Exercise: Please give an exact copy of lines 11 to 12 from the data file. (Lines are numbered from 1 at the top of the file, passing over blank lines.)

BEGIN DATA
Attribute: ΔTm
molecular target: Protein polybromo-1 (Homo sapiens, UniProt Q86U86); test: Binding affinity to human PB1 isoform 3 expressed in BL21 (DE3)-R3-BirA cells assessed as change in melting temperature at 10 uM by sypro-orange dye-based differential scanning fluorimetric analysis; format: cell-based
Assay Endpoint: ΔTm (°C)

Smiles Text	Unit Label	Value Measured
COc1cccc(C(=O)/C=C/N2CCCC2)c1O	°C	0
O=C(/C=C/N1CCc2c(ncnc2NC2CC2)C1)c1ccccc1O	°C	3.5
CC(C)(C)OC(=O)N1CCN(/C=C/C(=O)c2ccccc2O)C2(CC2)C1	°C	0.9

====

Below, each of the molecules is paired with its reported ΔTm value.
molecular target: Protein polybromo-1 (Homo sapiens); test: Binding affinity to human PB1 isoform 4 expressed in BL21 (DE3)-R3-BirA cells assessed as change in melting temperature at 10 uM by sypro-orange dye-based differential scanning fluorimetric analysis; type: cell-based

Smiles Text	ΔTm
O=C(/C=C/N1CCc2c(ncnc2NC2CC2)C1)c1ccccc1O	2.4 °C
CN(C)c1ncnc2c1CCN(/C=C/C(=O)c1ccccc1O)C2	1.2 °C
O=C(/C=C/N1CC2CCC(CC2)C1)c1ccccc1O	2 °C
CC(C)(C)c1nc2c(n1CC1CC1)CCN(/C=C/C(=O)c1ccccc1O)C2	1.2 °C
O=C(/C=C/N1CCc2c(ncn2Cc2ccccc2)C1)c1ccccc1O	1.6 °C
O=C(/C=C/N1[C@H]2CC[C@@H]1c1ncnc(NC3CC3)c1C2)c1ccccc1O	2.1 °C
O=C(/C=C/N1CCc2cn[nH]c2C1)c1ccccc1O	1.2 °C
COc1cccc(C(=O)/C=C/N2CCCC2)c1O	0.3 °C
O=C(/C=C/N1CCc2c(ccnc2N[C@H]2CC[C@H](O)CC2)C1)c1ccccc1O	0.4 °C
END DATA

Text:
Smiles Text	ΔTm
O=C(/C=C/N1CCc2c(ncnc2NC2CC2)C1)c1ccccc1O	2.4 °C